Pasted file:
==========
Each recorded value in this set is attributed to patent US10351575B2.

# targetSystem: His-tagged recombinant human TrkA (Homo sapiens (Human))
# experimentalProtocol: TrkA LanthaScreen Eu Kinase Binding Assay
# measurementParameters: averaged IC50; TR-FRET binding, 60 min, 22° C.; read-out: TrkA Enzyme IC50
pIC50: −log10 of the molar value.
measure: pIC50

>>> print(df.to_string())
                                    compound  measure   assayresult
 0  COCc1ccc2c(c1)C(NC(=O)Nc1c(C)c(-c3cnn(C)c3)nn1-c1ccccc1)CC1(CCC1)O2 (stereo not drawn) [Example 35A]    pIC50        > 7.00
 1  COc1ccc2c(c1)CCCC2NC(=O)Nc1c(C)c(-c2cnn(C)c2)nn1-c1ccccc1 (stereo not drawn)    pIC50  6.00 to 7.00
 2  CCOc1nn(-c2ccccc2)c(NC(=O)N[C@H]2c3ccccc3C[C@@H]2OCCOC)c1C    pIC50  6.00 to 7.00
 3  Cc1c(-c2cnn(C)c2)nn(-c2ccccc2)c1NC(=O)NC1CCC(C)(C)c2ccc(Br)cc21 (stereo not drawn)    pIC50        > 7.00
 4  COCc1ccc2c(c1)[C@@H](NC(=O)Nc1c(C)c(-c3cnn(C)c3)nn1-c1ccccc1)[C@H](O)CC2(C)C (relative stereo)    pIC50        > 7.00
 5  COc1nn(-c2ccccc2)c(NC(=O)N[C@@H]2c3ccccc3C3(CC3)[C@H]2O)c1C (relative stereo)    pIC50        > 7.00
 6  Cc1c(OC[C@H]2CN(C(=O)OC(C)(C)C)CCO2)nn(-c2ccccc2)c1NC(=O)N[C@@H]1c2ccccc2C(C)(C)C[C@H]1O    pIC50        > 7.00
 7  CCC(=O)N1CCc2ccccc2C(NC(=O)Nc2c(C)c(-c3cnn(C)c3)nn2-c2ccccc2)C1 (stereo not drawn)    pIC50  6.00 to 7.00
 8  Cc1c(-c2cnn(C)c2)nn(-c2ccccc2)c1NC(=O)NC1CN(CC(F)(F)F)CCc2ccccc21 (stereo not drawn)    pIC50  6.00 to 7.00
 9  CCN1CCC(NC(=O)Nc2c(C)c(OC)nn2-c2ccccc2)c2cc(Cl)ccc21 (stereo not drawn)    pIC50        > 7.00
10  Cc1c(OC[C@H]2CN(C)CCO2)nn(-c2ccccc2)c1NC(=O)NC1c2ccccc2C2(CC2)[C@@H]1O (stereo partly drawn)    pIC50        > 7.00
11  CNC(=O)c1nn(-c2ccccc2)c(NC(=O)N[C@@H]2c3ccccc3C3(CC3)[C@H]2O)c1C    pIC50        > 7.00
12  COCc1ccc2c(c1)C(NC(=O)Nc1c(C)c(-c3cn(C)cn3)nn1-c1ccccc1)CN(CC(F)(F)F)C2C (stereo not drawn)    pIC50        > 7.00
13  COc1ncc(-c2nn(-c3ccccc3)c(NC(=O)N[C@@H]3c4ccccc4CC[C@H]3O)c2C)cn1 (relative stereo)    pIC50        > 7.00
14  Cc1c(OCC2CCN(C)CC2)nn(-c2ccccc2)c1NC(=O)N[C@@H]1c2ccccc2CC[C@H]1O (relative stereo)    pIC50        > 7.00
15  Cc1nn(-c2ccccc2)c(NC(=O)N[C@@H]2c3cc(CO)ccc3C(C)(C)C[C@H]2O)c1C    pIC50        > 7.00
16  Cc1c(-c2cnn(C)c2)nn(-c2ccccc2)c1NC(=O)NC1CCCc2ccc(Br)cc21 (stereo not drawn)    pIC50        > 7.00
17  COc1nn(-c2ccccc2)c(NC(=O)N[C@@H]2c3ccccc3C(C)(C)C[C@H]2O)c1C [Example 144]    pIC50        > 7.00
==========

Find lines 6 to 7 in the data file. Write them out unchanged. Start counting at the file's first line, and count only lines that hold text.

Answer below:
measure: pIC50

>>> print(df.to_string())